Thursday, January 23, 2020

Challenge Roth – The spectator’s perspective

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So last week I headed to Germany for Challenge Roth; not as a participant but as support / spectator.   Having been to Ironman Western Australia in December 2010, it was interesting to see the differences between the two races, good and bad.

We were blessed with great weather for the most part; in fact if anything it was too hot for the athletes (but great for the spectators like me!).  Registering in Roth on the Friday, I was impressed with the size of the ‘expo’, much larger than the retail offering found at IMWA, and with most many manufacturers represented.  Less impressive were the prices; even allowing for the weakening pound it really seems things are much more expensive in Germany – I was looking out for some Saucony Fastwitch 5 racing shoes which I could get in the UK for around £75-80, but were priced at €120 in Germany.  Ouch!  As such, the expo was more window shopping than anything else!

The best deal was on the High5 stand, where buying a bottle for $3 entitled you to free refills of drink for the entire weekend – a bonus in the hot weather!

Saturday morning saw an opportunity to swim in the canal just outside Roth.  I didn’t have a wetsuit, but it seemed too good an opportunity to miss, so braved it in trunks and a rash vest.  The water temperature was fine (probably would have gotten cold over a full 3.8km though) and the water quality was good, even if visibility was poor.   In the end I swam about 2.5km in 40 minutes and it was really noticeable just how much faster wetsuits can make you, my rash shirt causing more drag than insulation!

Then it was time for bike check-in.  Nothing for me to do there except watch the pros rack up – so I saw James Cunnama and Rebecca Keat being interviewed for the triathlon media.  Chrissie’s bike was already racked-up and looking shiny.  I did notice one pro had left his chain almost at the bottom of the cassette and on the big ring at the front – either he had legs of steel or a nasty surprise coming out of T1!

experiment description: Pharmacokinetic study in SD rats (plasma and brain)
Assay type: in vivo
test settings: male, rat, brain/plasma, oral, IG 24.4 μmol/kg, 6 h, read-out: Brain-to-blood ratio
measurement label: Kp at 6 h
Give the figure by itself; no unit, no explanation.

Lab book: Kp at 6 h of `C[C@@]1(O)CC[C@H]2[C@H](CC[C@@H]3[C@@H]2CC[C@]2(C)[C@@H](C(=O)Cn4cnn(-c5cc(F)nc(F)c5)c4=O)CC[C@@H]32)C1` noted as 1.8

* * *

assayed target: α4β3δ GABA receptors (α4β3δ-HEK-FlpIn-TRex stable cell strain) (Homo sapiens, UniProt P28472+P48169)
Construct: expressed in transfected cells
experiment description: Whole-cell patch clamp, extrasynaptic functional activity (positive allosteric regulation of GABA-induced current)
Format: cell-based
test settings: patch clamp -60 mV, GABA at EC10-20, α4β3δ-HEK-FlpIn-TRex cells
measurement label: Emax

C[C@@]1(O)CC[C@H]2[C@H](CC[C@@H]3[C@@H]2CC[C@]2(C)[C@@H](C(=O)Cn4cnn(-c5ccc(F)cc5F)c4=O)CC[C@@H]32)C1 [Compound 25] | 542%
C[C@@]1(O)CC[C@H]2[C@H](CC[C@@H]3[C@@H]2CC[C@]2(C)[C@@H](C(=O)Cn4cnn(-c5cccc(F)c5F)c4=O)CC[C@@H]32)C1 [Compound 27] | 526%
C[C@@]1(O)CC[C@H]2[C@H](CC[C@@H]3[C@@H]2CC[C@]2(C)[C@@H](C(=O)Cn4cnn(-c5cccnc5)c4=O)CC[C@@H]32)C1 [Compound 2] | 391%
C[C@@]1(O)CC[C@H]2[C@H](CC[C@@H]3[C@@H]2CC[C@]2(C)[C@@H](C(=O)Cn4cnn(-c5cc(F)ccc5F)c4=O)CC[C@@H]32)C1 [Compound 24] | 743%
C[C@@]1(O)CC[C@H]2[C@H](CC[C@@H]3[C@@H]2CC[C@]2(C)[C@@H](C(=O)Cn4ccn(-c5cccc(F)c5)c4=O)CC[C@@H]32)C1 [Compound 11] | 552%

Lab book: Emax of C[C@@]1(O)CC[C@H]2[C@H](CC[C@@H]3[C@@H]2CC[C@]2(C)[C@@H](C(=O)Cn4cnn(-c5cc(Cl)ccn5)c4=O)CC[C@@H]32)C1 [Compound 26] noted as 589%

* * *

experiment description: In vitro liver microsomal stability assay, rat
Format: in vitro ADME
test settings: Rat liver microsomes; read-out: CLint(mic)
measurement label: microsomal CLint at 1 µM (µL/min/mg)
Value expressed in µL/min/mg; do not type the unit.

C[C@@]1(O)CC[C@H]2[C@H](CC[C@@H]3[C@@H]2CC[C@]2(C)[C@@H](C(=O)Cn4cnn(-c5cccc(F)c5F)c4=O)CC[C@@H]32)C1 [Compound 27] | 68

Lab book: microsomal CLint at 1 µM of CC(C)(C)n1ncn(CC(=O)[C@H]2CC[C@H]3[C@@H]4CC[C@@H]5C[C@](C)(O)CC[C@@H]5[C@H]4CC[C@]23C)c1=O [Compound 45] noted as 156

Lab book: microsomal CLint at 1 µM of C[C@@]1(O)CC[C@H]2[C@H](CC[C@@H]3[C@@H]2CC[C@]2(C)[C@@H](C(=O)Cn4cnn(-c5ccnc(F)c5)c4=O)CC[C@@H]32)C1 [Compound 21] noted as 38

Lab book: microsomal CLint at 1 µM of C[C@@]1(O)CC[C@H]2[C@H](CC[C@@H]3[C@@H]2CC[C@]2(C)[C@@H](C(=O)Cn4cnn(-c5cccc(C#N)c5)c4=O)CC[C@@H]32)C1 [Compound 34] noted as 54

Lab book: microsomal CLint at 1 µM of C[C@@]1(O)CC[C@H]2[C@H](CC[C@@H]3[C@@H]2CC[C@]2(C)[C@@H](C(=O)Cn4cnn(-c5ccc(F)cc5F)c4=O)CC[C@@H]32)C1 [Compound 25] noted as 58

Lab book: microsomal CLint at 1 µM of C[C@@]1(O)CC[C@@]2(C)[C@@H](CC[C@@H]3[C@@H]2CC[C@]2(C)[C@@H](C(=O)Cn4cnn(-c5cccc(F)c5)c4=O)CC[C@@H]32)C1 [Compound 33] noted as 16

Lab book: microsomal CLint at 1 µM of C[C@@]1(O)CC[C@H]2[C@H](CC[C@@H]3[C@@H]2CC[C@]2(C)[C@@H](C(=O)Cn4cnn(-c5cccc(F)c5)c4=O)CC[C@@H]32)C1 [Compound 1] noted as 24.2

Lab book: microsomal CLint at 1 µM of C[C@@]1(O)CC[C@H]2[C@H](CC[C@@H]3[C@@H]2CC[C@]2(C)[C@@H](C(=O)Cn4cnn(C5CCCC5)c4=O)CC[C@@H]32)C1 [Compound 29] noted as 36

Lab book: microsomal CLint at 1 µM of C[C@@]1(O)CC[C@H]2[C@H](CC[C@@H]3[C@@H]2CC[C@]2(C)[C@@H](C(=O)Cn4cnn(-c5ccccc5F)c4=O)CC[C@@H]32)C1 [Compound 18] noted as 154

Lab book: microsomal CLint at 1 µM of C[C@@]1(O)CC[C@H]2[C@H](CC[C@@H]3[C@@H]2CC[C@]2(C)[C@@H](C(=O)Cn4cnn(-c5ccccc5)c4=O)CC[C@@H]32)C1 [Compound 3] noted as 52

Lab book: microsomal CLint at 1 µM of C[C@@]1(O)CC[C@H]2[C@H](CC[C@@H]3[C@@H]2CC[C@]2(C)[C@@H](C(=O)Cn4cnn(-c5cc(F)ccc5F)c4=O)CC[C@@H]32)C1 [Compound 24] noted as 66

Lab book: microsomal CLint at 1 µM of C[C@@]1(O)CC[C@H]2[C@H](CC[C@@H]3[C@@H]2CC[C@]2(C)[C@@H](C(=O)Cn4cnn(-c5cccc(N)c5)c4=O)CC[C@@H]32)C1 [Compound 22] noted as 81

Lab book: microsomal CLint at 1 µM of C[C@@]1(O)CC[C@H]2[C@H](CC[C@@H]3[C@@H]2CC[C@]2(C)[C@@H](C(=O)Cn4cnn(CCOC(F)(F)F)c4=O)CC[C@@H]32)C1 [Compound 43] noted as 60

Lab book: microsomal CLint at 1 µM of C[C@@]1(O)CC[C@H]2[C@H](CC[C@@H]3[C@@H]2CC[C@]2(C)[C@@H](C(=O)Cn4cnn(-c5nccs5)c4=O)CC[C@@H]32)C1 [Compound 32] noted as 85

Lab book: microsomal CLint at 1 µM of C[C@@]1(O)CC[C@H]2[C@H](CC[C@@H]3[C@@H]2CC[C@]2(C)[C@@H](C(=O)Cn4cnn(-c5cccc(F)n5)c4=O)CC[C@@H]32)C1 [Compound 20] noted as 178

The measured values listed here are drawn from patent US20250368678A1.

And so to race day.  I think the alarm went off at 3.45am and we were out the door by about 4.15am.  We managed to park in a field close to the swim start and Sam went off to check bike, set up shoes etc.  Somehow her profile aero bottle had developed a leak, so this and the track pump were tossed over to me and I ran them back to the car before race start.

Into the wetsuit and she was ready to go for the 6.45am wave – all the women, making the largest single wave. I wished her good luck and then heading downstream a little to where the start point was located.  A few minutes later and the canon boomed, setting 300+ women off in a mass brawl.  I kept jogging ahead then looking back at the pack trying to pick her out but it was near impossible!  Pink hat, white goggles and a black suit were all I had to go on… not much!

Anyway, I ran with them down to the turn buoy and then legged it back to T1 in the hope of seeing some of the pros coming out of transition – and was rewarded with close-up views of Andreas Raelert, Stefan Kienle and of course, Chrissie Wellington!

Back to the swim exit and I saw Sam emerge and head into T1.  But then… and I’m still not sure how I managed this! I missed her coming out of transition onto the bike.  After about 10 minutes I figured I must have missed her so began a quick march down to the famous ‘Solarerberg’ (or Solar Hill/Mountain).  Mountain might be over-stating it somewhat, but it’s a decent climb and is the place where the crowds literally stand shoulder to shoulder with the athletes.   It was a very cool atmosphere, especially as the leading man, Andreas Raelert, came through preceded by three police motorbikes, sirens wailing!   He already had a considerable lead on the rest of the field.

A little later and Chrissie came through, with that amazing smile firmly fixed on her face.  I think she must use some special make-up to ensure it never slips! But she seemed to be loving it.   If Andreas had a significant lead of the rest of the men, it was nothing compared to Chrissie’s lead on her fellow female pros.